On ‘Heritage II’ LA-based producer and Jazz pianist Mark de Clive-Lowe completes his journey into his Japanese cultural heritage. The first part, ‘Heritage’ was released in February and part two will be released on the same day he performs in Hackney’s NT’s bar this April 5th (he also has an album launch show in LA later in the month). The material for both albums was recorded live over three nights at the Blue Whale Jazz Club in LA’s Japanese-American district Little Tokyo, with some recorded in the studio.
The music is well thought-out with most of the material being original, except for the arrangement of a traditional folk song. The concept of the album itself is interesting as it is influenced by Mark’s identity as a New-Zealander-Japanese person and takes influence from Japanese folksongs, stories and philosophies which are detailed on his Bandcamp page. Mark has travelled a lot since growing up in New Zealand and spent ten years living in London as a key figure in the UK’s Broken Beat scene from the late 90s, something which is still present in his contemporary work.
‘O Edo Nihonbashi’ is an arrangement of a folk song associated with the old workers’ bridges of Tokyo (Edo is the old word for Tokyo). Josh Johnson plays the mystical main theme on flute then moves on to the alto sax for some soloing which becomes beautifully unnerving when a detuned harmonizing effect is engaged. It is then combined with heavy bass and snare-driven J Dilla-influenced beat for a groove which will have your head rocking.
‘Ryugu-jo’ meaning ‘The Dragon place’, is in Mark’s own words ‘not the happiest of tales’ about a man who goes to the dragon world for 3 days only to return to the human world where it’s three hundred years in the future. This is the only track to have violinist Tylana Enomoto, and the result is very 70s fusion which is a big influence for Mark. Mahavishnu Orchestra springs to mind. The brooding bass provides a dark reference point for the piano to transcend the song’s parameters.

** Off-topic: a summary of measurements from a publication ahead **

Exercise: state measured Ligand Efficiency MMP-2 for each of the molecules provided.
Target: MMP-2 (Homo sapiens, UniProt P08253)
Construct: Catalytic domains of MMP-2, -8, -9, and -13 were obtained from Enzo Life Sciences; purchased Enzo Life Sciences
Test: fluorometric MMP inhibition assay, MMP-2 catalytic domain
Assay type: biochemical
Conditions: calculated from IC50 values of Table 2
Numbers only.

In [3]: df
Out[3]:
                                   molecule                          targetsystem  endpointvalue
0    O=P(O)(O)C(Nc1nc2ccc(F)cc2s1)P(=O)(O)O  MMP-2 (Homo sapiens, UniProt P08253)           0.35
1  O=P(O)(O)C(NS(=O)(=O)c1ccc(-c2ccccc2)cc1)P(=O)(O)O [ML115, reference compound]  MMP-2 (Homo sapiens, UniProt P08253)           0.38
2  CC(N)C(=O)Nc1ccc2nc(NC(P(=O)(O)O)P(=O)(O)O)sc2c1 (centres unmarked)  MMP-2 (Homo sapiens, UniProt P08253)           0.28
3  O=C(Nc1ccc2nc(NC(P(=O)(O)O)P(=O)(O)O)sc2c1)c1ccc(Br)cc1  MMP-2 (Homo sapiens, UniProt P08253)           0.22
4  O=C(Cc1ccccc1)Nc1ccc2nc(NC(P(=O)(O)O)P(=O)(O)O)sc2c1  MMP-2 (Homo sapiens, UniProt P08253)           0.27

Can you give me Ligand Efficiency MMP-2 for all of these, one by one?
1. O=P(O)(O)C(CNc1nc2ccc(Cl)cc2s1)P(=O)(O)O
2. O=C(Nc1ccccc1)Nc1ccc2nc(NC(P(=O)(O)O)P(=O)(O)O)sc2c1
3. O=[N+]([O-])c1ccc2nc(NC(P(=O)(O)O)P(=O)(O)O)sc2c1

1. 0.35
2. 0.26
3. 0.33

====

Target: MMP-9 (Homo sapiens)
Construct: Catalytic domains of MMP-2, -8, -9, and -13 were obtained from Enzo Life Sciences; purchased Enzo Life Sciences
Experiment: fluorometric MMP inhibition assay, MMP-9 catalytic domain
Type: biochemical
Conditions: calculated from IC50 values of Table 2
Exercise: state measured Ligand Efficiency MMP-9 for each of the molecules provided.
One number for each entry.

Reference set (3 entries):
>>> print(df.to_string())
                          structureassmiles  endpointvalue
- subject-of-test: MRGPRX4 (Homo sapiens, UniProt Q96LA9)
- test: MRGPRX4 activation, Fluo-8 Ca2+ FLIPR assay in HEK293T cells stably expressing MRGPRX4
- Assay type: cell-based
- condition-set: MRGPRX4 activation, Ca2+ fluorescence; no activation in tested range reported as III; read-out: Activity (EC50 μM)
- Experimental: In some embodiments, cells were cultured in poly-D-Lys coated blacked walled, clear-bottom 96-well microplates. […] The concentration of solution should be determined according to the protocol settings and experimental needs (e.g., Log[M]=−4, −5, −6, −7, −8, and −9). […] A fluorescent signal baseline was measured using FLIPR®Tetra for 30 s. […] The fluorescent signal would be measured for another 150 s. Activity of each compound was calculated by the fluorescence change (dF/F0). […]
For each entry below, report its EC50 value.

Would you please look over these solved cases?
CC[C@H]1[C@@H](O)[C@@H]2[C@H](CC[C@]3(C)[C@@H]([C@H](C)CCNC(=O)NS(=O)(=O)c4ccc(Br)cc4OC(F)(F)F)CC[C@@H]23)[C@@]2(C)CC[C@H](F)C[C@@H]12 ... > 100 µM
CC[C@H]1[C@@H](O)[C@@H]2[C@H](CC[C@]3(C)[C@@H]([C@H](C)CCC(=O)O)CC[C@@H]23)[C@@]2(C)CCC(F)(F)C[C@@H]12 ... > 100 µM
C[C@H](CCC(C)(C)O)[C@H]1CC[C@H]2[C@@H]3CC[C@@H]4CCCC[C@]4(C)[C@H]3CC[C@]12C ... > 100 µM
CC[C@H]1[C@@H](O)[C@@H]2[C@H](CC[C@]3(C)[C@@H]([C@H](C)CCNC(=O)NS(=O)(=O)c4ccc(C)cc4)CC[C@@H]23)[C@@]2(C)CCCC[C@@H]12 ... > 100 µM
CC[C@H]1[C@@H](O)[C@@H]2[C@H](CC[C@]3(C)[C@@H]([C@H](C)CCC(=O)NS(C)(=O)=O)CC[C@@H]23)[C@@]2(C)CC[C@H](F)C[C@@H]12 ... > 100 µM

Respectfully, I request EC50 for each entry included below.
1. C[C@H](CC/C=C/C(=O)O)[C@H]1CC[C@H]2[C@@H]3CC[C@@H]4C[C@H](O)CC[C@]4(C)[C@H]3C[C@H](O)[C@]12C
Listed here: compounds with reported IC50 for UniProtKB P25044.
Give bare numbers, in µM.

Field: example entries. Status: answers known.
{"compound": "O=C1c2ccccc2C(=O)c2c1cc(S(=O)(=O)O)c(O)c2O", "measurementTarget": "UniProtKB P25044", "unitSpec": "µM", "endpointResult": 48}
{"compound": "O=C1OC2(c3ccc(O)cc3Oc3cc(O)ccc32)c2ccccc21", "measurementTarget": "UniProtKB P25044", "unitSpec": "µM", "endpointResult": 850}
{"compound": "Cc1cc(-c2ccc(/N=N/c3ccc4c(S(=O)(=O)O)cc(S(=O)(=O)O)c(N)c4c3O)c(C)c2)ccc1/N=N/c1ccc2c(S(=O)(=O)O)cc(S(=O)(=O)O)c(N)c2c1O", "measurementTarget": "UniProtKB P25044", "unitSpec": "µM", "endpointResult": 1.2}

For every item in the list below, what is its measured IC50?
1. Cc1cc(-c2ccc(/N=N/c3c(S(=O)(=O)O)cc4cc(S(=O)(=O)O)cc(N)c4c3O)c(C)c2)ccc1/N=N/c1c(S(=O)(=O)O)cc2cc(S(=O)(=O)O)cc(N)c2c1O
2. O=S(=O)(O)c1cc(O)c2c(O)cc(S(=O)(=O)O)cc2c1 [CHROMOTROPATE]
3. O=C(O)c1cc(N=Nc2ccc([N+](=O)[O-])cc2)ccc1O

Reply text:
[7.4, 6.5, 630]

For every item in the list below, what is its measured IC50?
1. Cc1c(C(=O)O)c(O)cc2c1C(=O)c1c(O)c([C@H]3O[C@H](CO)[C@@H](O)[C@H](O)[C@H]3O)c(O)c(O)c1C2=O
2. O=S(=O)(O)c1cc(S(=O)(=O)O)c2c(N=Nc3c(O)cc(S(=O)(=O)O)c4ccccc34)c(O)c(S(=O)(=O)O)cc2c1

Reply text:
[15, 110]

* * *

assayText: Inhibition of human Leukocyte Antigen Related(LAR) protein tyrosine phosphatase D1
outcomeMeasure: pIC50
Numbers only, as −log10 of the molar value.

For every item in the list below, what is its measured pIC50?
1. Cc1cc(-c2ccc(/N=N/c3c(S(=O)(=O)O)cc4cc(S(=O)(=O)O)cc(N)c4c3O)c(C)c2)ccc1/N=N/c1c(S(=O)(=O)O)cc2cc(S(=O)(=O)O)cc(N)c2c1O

Throughout the album Mark adeptly uses sounds which instantly evoke a Japanese headspace, but it’s the programming effects he does on the fly which take the music to another, grittier and more underground place. From the pitch shifting to the oscillating repeats and audio glitching, it’s not what you expect to hear especially with something like Jazz which is usually perceived as pure. There’s a video well worth watching on YouTube of Mark demonstrating his skilful live technique for students. What’s blatantly clear from the outset is why Mark likes working with these musicians the most; they’re clearly talented Jazz musicians with an exotic and multi-genre Los Angeles sound. Songs like ‘Shitenno’ bring an exotic eastern flavour in a convincing and assured manner, shifting to modal Jazz Fusion and Neo-Soul grooves. It keeps interest up and feels innovative.
‘The Silk Road’ utilises both Alto (Josh Johnson) and Tenor (Teodross Avery) saxes for a hypnotising effect which will leave you transfixed by the song. Mark’s keys soloing is phenomenal, and he switches between piano and Rhodes for bell-like tone which draws the song to a close, juxtaposing the boisterous drums of Brandon Combs.
The album is something new and challenges perceptions of what Jazz is, which is why it feels so creative. Mark’s eclectic influences and his cultural outlook have produced what is a rich tapestry and a delight to experience.